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Perspectives on Disability and Non-Communicable Diseases in Low- And Middle-Income Countries, With a Focus on Stroke and Dementia

PRYNN, Josephine
KUPER, Hannah
September 2019

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Non-communicable diseases (NCD) and disability are both common, and increasing in magnitude, as a result of population ageing and a shift in disease burden towards chronic conditions. Moreover, disability and NCDs are strongly linked in a two-way association. People living with NCDs may develop impairments, which can cause activity limitations and participation restriction in the absence of supportive personal and environmental factors. In other words, NCDs may lead to disabilities. At the same time, people with disabilities are more vulnerable to NCDs, because of their underlying health condition, and vulnerability to poverty and exclusion from healthcare services. NCD programmes must expand their focus beyond prevention and treatment to incorporate rehabilitation for people living with NCDs, in order to maximize their functioning and well-being. Additionally, access to healthcare needs to be improved for people with disabilities so that they can secure their right to preventive, curative and rehabilitation services. These changes may require new innovations to overcome existing gaps in healthcare capacity, such as an increasing role for mobile technology and task-sharing. This perspective paper discusses these issues, using a particular focus on stroke and dementia in order to clarify these relationships.

 

Int. J. Environ. Res. Public Health 2019, 16(18), 3488

https://doi.org/10.3390/ijerph16183488

 

Innovations In Dementia

ROUTLEDGE, Martin
SANDERSON, Helen
BAILEY, Gill
October 2016

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This book offers concrete ideas and examples to those interested in driving a radically different approach to supporting people with dementia and their families. "We have explored a number of approaches with people who have been leading their development. We have been keen to look at both approaches that emerge from working directly to improve support for people with dementia and others that have different roots, but we think are potentially very transferable. None of the approaches is yet being used at any significant scale". Discussions and examples are all UK based. There is an introduction detailing current problems and issues with care and support for people with dementia. 10 approaches are described for housing and support, 4 concerned with enabling people to have good days and 7 associated with enabling people to connect with their community. 

Call for the recognition of ageing, Alzheimer’s disease and other dementias in the 2011 UN Summit on NCDs

ALZHEIMER’S DISEASE INTERNATIONAL
et al
2011

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This joint position paper highlights that ageing and the associated risk of Alzheimer’s disease and other dementias is a key factor for the 21st century’s social and economic sustainability and should therefore be an essential component of the UN’s NCD considerations. This paper outlines seven related considerations for the UN Summit on NCDs and highlights eight recommendations. This paper is useful to anyone interested in NCDs and ageing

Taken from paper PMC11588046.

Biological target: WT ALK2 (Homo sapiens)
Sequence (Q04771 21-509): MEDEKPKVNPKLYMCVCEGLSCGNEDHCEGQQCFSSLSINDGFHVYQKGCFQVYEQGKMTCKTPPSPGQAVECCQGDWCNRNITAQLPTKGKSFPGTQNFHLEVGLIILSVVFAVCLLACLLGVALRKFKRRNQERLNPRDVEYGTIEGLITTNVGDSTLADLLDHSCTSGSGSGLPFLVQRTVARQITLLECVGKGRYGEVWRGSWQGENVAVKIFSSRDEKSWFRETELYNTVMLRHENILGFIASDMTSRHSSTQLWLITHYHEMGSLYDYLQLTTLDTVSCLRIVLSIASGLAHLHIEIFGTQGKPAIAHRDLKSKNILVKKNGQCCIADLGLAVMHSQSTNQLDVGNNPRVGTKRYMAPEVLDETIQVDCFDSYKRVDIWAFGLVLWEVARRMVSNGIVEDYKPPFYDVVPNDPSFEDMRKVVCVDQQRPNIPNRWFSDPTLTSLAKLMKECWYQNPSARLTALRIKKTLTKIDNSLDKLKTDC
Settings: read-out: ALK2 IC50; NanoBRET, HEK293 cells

Ageing and mental health [whole issue]

September 2004

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Older people in low-income countries are more likely to develop mental problems, due to the stress and worries caused by the uncertainties and lack of security. Because of stigma and limited access to health services and treatment, their condition often goes undiagnosed. This issue reflects on how old age and poverty impact on mental health and suggests positive approaches and ways of promoting good mental health, such as the 'guided autobiography' which helps older people to plan their future. Includes articles on how to recognise depression, practical approaches to dementia and how to help carers to cope

WHO Mental Health Gap Action Programme

WORLD HEALTH ORGANIZATION

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The WHO Mental Health Gap Action Programme (mhGAP) aims at scaling up services for mental, neurological and substance use disorders for countries especially with low- and middle-income. The programme asserts that with proper care, psychosocial assistance and medication, tens of millions could be treated for depression, schizophrenia, and epilepsy, prevented from suicide and begin to lead normal lives– even where resources are scarce.

Resources available include:

mhGAP Operations Manual (2018)
mhGAP Training Manuals (2017)
mhGAP Intervention Guide 2.0 app (2017)
mhGAP Intervention Guide - Version 2.0 (2016)

Reports of the yearly mhGAP Forum are available

 

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